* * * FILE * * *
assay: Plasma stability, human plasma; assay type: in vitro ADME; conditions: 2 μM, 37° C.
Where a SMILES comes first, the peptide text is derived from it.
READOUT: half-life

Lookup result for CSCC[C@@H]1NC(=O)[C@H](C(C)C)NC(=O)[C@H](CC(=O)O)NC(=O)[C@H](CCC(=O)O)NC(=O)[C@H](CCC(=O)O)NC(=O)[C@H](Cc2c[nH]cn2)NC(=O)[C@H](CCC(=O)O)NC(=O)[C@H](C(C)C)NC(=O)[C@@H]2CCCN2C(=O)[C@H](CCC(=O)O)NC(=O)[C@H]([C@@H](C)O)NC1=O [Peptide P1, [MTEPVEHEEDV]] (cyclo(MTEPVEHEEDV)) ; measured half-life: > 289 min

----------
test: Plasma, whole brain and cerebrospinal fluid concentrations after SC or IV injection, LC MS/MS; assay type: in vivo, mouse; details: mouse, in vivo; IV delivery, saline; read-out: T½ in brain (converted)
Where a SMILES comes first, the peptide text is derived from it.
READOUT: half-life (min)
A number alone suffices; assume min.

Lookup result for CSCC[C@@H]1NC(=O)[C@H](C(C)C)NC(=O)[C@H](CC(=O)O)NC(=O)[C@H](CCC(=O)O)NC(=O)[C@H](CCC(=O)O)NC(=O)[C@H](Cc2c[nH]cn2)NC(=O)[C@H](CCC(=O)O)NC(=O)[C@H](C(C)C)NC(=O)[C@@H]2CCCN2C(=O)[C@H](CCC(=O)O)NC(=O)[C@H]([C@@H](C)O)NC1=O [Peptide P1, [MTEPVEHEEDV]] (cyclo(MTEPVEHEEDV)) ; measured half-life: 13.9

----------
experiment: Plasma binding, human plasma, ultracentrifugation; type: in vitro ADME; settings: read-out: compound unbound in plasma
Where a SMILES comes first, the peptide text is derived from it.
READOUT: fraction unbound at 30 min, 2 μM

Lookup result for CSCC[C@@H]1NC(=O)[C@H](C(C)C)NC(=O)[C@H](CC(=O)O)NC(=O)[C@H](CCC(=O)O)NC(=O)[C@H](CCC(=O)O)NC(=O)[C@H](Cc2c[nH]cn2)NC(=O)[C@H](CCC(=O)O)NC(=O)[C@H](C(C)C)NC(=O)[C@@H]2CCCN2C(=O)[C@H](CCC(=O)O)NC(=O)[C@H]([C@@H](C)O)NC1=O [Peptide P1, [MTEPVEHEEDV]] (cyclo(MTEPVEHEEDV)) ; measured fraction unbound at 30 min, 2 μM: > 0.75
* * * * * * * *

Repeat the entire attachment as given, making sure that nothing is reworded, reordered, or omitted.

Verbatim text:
assay: Plasma stability, human plasma; assay type: in vitro ADME; conditions: 2 μM, 37° C.
Where a SMILES comes first, the peptide text is derived from it.
READOUT: half-life

Lookup result for CSCC[C@@H]1NC(=O)[C@H](C(C)C)NC(=O)[C@H](CC(=O)O)NC(=O)[C@H](CCC(=O)O)NC(=O)[C@H](CCC(=O)O)NC(=O)[C@H](Cc2c[nH]cn2)NC(=O)[C@H](CCC(=O)O)NC(=O)[C@H](C(C)C)NC(=O)[C@@H]2CCCN2C(=O)[C@H](CCC(=O)O)NC(=O)[C@H]([C@@H](C)O)NC1=O [Peptide P1, [MTEPVEHEEDV]] (cyclo(MTEPVEHEEDV)) ; measured half-life: > 289 min

----------
test: Plasma, whole brain and cerebrospinal fluid concentrations after SC or IV injection, LC MS/MS; assay type: in vivo, mouse; details: mouse, in vivo; IV delivery, saline; read-out: T½ in brain (converted)
Where a SMILES comes first, the peptide text is derived from it.
READOUT: half-life (min)
A number alone suffices; assume min.

Lookup result for CSCC[C@@H]1NC(=O)[C@H](C(C)C)NC(=O)[C@H](CC(=O)O)NC(=O)[C@H](CCC(=O)O)NC(=O)[C@H](CCC(=O)O)NC(=O)[C@H](Cc2c[nH]cn2)NC(=O)[C@H](CCC(=O)O)NC(=O)[C@H](C(C)C)NC(=O)[C@@H]2CCCN2C(=O)[C@H](CCC(=O)O)NC(=O)[C@H]([C@@H](C)O)NC1=O [Peptide P1, [MTEPVEHEEDV]] (cyclo(MTEPVEHEEDV)) ; measured half-life: 13.9

----------
experiment: Plasma binding, human plasma, ultracentrifugation; type: in vitro ADME; settings: read-out: compound unbound in plasma
Where a SMILES comes first, the peptide text is derived from it.
READOUT: fraction unbound at 30 min, 2 μM

Lookup result for CSCC[C@@H]1NC(=O)[C@H](C(C)C)NC(=O)[C@H](CC(=O)O)NC(=O)[C@H](CCC(=O)O)NC(=O)[C@H](CCC(=O)O)NC(=O)[C@H](Cc2c[nH]cn2)NC(=O)[C@H](CCC(=O)O)NC(=O)[C@H](C(C)C)NC(=O)[C@@H]2CCCN2C(=O)[C@H](CCC(=O)O)NC(=O)[C@H]([C@@H](C)O)NC1=O [Peptide P1, [MTEPVEHEEDV]] (cyclo(MTEPVEHEEDV)) ; measured fraction unbound at 30 min, 2 μM: > 0.75